With the recent advent of the Arbitration and Conciliation (Amendment) Act 2015 (‘Code’) and the establishment of the MCIA, India has yet again exhibited a pro-arbitration behaviour.
Nevertheless, a progressive mechanism such as Third Party Funding (‘TPF’) in arbitration still remains unexplored in India. Consequently, a party with a potential case may not be in a financial position to even bring a claim due to the high costs, especially in a developing country where not every organisation is financially armed to battle its own dispute.
A third party funder who receives a percentage of the compensation awarded to the winning party may agree to fund the dispute.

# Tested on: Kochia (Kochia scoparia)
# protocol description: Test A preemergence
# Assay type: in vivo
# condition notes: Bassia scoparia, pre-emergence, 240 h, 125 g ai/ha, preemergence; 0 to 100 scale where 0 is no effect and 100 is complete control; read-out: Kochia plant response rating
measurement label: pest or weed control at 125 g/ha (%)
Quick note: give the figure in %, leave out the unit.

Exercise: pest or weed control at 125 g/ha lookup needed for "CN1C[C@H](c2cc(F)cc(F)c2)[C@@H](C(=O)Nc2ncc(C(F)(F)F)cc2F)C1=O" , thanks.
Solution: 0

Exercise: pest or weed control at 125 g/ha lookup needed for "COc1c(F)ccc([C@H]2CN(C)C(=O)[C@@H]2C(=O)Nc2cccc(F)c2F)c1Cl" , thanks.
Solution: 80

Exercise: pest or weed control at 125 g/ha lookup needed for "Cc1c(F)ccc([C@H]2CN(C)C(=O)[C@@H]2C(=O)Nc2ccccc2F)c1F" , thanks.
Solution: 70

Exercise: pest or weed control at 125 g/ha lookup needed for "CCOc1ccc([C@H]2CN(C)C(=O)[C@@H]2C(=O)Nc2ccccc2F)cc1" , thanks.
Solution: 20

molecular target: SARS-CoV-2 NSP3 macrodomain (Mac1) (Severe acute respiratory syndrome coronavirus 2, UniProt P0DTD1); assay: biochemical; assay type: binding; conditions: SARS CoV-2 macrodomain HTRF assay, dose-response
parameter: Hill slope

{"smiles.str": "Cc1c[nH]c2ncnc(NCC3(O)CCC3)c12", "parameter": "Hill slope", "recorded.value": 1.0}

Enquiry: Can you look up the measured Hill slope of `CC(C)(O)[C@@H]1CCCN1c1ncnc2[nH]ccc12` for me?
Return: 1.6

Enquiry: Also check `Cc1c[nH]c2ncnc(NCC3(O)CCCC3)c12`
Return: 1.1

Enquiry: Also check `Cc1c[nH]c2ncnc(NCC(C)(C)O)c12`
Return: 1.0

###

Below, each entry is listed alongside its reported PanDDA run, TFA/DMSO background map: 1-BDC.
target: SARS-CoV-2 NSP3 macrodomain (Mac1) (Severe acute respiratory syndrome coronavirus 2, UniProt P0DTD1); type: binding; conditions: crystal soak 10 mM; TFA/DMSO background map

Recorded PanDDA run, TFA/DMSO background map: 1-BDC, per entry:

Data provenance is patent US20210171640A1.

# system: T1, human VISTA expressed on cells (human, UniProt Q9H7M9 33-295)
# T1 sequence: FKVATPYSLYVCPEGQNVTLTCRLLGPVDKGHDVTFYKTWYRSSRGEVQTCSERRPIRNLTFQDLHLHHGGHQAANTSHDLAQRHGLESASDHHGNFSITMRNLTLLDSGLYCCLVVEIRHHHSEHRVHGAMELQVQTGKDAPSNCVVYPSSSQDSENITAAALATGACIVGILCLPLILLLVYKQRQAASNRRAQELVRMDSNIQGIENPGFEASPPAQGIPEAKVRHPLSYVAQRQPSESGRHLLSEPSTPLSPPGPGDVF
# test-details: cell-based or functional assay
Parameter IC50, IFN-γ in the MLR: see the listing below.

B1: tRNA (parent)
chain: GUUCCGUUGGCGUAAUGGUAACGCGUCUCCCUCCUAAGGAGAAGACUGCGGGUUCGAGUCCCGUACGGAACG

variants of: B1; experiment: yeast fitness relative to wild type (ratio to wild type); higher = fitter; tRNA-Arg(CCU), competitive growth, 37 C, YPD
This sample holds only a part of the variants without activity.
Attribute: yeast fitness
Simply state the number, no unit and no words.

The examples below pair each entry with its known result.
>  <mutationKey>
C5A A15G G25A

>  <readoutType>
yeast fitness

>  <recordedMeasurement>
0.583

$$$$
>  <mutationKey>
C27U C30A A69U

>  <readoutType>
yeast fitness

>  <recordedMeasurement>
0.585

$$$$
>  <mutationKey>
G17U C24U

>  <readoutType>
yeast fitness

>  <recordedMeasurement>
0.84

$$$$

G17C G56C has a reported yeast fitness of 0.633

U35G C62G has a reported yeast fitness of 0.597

However, in the absence of any express legal provisions permitting TPF, funders have opted to remain outside the Indian market.
Sections of the article
Part I of the article explains why it is necessary to incorporate TPF in the legislation of India;
Part II makes an attempt to understand the reasonable apprehensions that may have prompted India to remain mute with regard to legalising TPF;
Part III shows how the existing laws already make adequate scope to legalise TPF in India.
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About the Author
Kumudini Chattopadhyay has worked as a legal associate at Youssef and Partners, Cairo. She has previously worked in the legal team of Amereller Legal Consultants, Cairo and Schlumberger Asia Services Limited, India.